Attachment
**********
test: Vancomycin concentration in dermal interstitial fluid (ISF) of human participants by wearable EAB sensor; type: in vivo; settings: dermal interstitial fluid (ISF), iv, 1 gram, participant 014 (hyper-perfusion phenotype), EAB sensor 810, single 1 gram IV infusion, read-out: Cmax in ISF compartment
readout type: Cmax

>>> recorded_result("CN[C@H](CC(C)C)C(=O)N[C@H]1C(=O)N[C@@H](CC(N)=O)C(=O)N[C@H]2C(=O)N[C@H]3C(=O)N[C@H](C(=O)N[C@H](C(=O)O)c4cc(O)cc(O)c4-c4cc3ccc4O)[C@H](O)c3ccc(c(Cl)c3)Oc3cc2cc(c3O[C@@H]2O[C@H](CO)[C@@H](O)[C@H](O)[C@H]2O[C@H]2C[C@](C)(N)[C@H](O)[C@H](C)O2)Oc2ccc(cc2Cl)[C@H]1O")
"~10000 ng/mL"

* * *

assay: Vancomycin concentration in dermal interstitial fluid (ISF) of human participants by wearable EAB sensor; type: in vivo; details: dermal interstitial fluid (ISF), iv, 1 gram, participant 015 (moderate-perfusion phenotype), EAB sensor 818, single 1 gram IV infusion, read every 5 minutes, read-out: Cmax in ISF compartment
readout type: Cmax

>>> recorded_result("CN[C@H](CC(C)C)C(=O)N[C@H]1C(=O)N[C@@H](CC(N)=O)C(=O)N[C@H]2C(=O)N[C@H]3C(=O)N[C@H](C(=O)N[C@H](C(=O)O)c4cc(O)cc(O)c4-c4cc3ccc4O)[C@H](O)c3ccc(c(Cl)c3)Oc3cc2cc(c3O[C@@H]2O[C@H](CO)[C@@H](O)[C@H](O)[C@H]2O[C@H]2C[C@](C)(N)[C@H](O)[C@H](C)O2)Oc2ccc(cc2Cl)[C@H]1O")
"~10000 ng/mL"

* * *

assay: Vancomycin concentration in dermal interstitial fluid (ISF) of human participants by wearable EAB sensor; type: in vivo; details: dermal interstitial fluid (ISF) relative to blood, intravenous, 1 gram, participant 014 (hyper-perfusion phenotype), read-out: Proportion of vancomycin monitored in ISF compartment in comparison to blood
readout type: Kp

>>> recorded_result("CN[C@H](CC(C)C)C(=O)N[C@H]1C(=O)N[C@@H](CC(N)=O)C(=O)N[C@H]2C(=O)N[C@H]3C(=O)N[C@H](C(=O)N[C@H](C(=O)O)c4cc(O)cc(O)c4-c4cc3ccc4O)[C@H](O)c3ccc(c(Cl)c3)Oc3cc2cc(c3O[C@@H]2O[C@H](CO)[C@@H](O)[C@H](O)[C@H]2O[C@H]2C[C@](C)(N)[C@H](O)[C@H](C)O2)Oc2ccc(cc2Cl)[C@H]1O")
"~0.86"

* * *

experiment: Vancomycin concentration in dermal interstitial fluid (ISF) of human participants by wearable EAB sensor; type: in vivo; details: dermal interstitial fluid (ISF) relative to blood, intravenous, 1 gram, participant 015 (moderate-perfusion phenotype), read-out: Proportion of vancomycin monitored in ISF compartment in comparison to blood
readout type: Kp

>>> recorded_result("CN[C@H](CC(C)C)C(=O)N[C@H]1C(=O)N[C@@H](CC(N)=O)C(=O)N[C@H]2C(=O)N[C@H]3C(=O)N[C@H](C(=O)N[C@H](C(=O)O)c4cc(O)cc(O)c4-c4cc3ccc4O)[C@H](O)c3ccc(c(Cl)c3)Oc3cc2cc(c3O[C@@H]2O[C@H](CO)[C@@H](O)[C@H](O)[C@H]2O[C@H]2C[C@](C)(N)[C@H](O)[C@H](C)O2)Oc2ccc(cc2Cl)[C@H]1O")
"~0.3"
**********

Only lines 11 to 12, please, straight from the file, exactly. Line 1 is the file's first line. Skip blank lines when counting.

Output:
assay: Vancomycin concentration in dermal interstitial fluid (ISF) of human participants by wearable EAB sensor; type: in vivo; details: dermal interstitial fluid (ISF) relative to blood, intravenous, 1 gram, participant 014 (hyper-perfusion phenotype), read-out: Proportion of vancomycin monitored in ISF compartment in comparison to blood
readout type: Kp